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The year 2000. Two thousand zero zero. The year of Willenium, the Y2K bug, and the promise of a scientifically forward world launched into the future.
Now Prince is gone, and Will Smith is back to acting, thankfully, so maybe everything didn’t pan out. One thing did, though, was technological advancement. And that’s because the year 2000 also brought the world something nearly every modern consumer can’t live today without, Bluetooth.
From wireless buds to woofers, to helmet speakers, health monitors to safety trackers, and even solar speakers, Bluetooth has become a staple part of nearly everyone’s existence. The Millennium promised the tech, and it delivered.
Now, if you’re curious about how Bluetooth actually works and the difference between the versions, you’re not alone, and here’s a bit of info.
Bluetooth works by using short-range radio waves instead of wires or cables to send information. All Bluetooth-enabled devices contain one or multiple small Bluetooth computer chips. Those chips house a Bluetooth radio and Bluetooth conversion software.
The main differences between Bluetooth versions are connectivity and data transfer speed, range, message size capacity, and compatibility.
In all cases, it’s advisable to go with the most up-to-date Bluetooth version possible. This is because new Bluetooth versions not only offer faster and better connections but they also feature backward compatibility. Meaning they’ll work in limited proportions with older Bluetooth devices.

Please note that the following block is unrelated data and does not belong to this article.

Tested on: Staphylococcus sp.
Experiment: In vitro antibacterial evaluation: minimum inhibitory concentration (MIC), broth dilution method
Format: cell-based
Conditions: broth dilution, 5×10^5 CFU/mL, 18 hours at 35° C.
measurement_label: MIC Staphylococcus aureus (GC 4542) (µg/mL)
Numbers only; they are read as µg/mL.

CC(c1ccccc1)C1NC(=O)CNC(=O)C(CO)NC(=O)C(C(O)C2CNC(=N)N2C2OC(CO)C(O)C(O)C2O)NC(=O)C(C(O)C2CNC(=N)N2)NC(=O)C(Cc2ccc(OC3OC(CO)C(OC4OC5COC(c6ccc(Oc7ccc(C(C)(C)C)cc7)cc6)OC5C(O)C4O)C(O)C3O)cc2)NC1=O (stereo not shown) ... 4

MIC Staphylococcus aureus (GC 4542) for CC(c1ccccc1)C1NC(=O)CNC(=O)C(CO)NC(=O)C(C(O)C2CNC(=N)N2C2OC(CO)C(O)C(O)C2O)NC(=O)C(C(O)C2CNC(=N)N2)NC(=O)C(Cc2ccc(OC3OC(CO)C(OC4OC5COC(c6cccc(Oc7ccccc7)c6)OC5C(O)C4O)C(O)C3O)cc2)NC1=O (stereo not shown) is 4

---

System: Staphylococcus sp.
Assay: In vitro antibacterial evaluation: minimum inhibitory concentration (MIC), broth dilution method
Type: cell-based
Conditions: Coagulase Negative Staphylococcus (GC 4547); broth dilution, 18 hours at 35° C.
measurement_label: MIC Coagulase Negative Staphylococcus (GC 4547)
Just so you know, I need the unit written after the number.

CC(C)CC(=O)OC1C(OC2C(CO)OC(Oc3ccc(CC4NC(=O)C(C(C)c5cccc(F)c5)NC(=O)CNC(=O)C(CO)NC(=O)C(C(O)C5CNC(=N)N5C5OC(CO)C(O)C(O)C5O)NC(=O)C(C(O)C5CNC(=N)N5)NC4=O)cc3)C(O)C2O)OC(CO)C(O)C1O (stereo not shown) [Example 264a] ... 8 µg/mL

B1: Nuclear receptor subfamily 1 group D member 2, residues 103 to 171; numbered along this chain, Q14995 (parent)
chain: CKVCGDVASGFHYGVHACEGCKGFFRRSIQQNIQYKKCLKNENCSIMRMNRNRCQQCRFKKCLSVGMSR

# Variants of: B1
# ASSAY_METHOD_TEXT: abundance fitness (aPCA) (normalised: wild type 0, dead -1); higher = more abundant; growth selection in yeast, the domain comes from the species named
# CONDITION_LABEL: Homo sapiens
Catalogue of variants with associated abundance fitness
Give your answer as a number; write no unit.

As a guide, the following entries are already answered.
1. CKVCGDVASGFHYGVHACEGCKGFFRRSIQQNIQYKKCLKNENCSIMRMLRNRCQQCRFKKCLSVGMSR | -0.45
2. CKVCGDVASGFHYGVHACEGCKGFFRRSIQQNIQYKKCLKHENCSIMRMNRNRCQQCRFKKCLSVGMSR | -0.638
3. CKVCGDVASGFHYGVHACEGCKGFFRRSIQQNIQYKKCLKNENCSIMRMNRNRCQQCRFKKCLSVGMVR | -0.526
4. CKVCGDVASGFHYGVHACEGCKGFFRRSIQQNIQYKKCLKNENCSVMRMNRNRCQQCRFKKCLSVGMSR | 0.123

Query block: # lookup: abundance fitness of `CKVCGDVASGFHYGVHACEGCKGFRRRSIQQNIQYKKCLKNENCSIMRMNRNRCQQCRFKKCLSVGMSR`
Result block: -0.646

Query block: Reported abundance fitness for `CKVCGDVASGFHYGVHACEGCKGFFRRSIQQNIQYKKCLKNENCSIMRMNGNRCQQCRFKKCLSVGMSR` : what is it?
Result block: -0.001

Although released in 1999 and available to the general public by the years 2000/2001, Bluetooth technology got its start way back in 1989. That’s the year a team at Swedish company Ericsson Mobile was tasked with creating a short link radio technology. The tech needed to be capable of transmitting data between personal computers and wireless headsets.
By the mid-90s’ the project codenamed “Bluetooth” had launched an early standardized version of the technology. In 1997 that tech caught the eye of the head of a little company called IBM. The rest is history.
The first version of Bluetooth made available to the general public was initially used to connect external hardware devices to computers. With the upgraded version 1.2, that list of devices quickly increased to cell phones, headsets, cars, laptops, and cameras.
The early versions had a data transfer speed of around 1 Mbps and a range of about 30 ft. So, although it could handle phone calls, the Bluetooth at the time lacked the bandwidth to transfer large data like music.
By 2005 an international need for faster localized wireless data transfer ushered fourth Bluetooth version 2.0.